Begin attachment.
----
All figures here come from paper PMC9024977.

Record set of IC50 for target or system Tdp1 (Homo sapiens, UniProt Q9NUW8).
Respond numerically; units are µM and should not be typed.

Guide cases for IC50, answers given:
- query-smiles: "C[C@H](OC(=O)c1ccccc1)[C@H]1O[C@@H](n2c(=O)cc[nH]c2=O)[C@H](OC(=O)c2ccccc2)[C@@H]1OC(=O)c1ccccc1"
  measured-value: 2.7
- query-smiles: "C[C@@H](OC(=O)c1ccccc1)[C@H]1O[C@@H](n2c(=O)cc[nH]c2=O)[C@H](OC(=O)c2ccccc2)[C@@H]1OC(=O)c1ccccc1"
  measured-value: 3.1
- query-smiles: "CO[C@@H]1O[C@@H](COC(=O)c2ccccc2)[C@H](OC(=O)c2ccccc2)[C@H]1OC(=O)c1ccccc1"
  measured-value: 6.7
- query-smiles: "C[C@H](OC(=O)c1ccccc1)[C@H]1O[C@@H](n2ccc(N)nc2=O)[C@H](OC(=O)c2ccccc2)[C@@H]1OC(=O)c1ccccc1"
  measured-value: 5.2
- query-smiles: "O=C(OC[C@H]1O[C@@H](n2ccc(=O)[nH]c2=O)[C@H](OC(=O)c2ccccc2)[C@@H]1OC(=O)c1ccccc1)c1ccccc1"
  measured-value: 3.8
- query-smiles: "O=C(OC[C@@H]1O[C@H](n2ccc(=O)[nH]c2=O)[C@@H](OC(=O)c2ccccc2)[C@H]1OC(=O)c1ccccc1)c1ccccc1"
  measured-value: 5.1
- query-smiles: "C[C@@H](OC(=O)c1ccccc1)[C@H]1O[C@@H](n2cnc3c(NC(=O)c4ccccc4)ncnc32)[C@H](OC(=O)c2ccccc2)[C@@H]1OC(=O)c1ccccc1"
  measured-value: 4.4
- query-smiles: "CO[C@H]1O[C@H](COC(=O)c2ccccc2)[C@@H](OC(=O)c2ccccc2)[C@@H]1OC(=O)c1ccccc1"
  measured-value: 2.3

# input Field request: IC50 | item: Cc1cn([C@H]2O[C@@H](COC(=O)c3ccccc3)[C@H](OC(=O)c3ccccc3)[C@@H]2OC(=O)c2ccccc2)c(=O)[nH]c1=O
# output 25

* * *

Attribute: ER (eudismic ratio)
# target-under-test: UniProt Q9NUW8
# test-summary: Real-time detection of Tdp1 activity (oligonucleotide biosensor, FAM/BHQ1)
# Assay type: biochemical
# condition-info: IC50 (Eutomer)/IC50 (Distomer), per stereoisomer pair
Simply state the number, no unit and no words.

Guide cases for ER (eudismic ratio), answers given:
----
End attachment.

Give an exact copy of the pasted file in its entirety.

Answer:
All figures here come from paper PMC9024977.

Record set of IC50 for target or system Tdp1 (Homo sapiens, UniProt Q9NUW8).
Respond numerically; units are µM and should not be typed.

Guide cases for IC50, answers given:
- query-smiles: "C[C@H](OC(=O)c1ccccc1)[C@H]1O[C@@H](n2c(=O)cc[nH]c2=O)[C@H](OC(=O)c2ccccc2)[C@@H]1OC(=O)c1ccccc1"
  measured-value: 2.7
- query-smiles: "C[C@@H](OC(=O)c1ccccc1)[C@H]1O[C@@H](n2c(=O)cc[nH]c2=O)[C@H](OC(=O)c2ccccc2)[C@@H]1OC(=O)c1ccccc1"
  measured-value: 3.1
- query-smiles: "CO[C@@H]1O[C@@H](COC(=O)c2ccccc2)[C@H](OC(=O)c2ccccc2)[C@H]1OC(=O)c1ccccc1"
  measured-value: 6.7
- query-smiles: "C[C@H](OC(=O)c1ccccc1)[C@H]1O[C@@H](n2ccc(N)nc2=O)[C@H](OC(=O)c2ccccc2)[C@@H]1OC(=O)c1ccccc1"
  measured-value: 5.2
- query-smiles: "O=C(OC[C@H]1O[C@@H](n2ccc(=O)[nH]c2=O)[C@H](OC(=O)c2ccccc2)[C@@H]1OC(=O)c1ccccc1)c1ccccc1"
  measured-value: 3.8
- query-smiles: "O=C(OC[C@@H]1O[C@H](n2ccc(=O)[nH]c2=O)[C@@H](OC(=O)c2ccccc2)[C@H]1OC(=O)c1ccccc1)c1ccccc1"
  measured-value: 5.1
- query-smiles: "C[C@@H](OC(=O)c1ccccc1)[C@H]1O[C@@H](n2cnc3c(NC(=O)c4ccccc4)ncnc32)[C@H](OC(=O)c2ccccc2)[C@@H]1OC(=O)c1ccccc1"
  measured-value: 4.4
- query-smiles: "CO[C@H]1O[C@H](COC(=O)c2ccccc2)[C@@H](OC(=O)c2ccccc2)[C@@H]1OC(=O)c1ccccc1"
  measured-value: 2.3

# input Field request: IC50 | item: Cc1cn([C@H]2O[C@@H](COC(=O)c3ccccc3)[C@H](OC(=O)c3ccccc3)[C@@H]2OC(=O)c2ccccc2)c(=O)[nH]c1=O
# output 25

* * *

Attribute: ER (eudismic ratio)
# target-under-test: UniProt Q9NUW8
# test-summary: Real-time detection of Tdp1 activity (oligonucleotide biosensor, FAM/BHQ1)
# Assay type: biochemical
# condition-info: IC50 (Eutomer)/IC50 (Distomer), per stereoisomer pair
Simply state the number, no unit and no words.

Guide cases for ER (eudismic ratio), answers given: